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3/10/10 12:05 PM
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jimmy23
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www.amazon.com/Monk-Philosopher-Father-Discuss-Meaning/dp/0805211039/ref=sr_1_1 



Amazon.com Review
The Monk and the Philosopher is a collection of father-son dialogues between Jean-François Revel, a French philosopher and journalist famous for his leadership in protests of both Christianity and Communism, and Matthieu Ricard, his son, who gave up a promising career as a scientist to become a Buddhist monk in the Himalayas. The conversations recorded in this book took place during 10 days at an inn in Katmandu. The range of their subjects is immense: What is Buddhism? Why does it have such appeal to many in the West? Why do Buddhists believe in reincarnation? What are the differences between Buddhist and Christian monastic life? How do science and individualism make authentic Buddhist practice difficult for Westerners to achieve? Despite the simplicity of many of these questions, Revel and Ricard never give simplistic answers. Their discussions are rich without being dense, and, even more notably, they take every question very personally. The result is a book perfectly suited as an introduction to the elements of Buddhist religion (with a good bit of Tibetan history thrown in) that is also an excellent description of what it has been like for one man (Ricard) to practice Buddhist faith. However, as Ricard wisely notes at the end of this book, "No dialogue, however enlightening it might be, could ever be a substitute for the silence of personal experience, so indispensable for an understanding of how things really are." The greatest strength of The Monk and the Philosopher may be its power to return readers to careful attention to the way we pass our days. --Michael Joseph Gross --This text refers to an out of print or unavailable edition of this title.
From Publishers Weekly

French philosopher Revel (Without Marx or Jesus) and his son, Tibetan Buddhist monk Ricard, engage in a dazzling intellectual tete-a-tete on metaphysics, morality and meaning. In 1972, Ricard abandoned a promising career in molecular biology and announced his intention to study with Tibetan Buddhist lamas in Asia. Initially, Revel was disappointed with his son's decision to study Buddhism, for, as an atheist, Revel had never taken Buddhism or any other religion very seriously. He and Matthieu remained close, and father and son began a series of conversations about the different and common ways that philosophy and Buddhism describe humanity's search for meaning. The dialogues recorded in this book took place in 1996 in Hatiban, Nepal, "a peaceful spot high up on a mountainside above Kathmandu." The give-and-take between these two lively thinkers ranges from the differences between religious and secular spirituality, "faith, ritual and superstition," and Buddhist metaphysics and the philosophy of mind, and on the violence in the Chinese occupation of Tibet. Each conversation covers an astonishing range of history and philosophy from the pre-Socratics in the West to the current Dalai Lama in the East. Revel concludes from these conversations that the East can provide a system of wisdom or ethics for a West where the triumph of science has largely eradicated these systems. Ricard concludes that Buddhism does provide a "science of the mind" that deals with the "basic mechanisms of happiness and suffering." Although these talks reveal little new about either Western philosophy or Buddhism, they do offer a rare glimpse into the workings of two sparkling intellects.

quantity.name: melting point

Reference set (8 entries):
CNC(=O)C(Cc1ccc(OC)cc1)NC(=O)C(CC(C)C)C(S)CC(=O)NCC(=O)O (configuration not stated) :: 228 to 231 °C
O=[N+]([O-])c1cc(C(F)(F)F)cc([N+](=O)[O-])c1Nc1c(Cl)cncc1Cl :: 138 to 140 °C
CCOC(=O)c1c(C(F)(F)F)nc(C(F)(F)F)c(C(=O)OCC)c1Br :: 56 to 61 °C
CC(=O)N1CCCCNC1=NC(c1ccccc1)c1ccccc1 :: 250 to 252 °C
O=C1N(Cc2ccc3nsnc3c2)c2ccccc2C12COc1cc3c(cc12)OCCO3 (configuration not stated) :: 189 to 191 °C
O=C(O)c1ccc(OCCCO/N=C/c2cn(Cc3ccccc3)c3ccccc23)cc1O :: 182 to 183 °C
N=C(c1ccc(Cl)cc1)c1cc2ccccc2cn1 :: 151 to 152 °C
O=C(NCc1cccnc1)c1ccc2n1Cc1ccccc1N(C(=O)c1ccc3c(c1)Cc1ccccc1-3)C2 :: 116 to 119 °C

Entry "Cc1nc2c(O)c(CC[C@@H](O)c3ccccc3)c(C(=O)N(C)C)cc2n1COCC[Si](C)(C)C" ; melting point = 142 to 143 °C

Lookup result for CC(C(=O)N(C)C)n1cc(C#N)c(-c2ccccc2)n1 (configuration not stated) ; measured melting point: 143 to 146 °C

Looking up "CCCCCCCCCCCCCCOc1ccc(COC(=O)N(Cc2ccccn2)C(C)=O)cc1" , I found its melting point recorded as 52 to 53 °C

Copyright 1999 Reed Business Information, Inc. --This text refers to an out of print or unavailable edition of this title.
3/10/10 12:05 PM
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jimmy23
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very interesting book, highly recommended, especially for those well versed in western philosophical traditions 
3/10/10 2:47 PM
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Ridgeback
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 I like dialogic works like this.  Hopefully I will be able to check it out over the summer.
3/10/10 8:05 PM
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jimmy23
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 you have a very solid background in philosophy and would really enjoy it, I think

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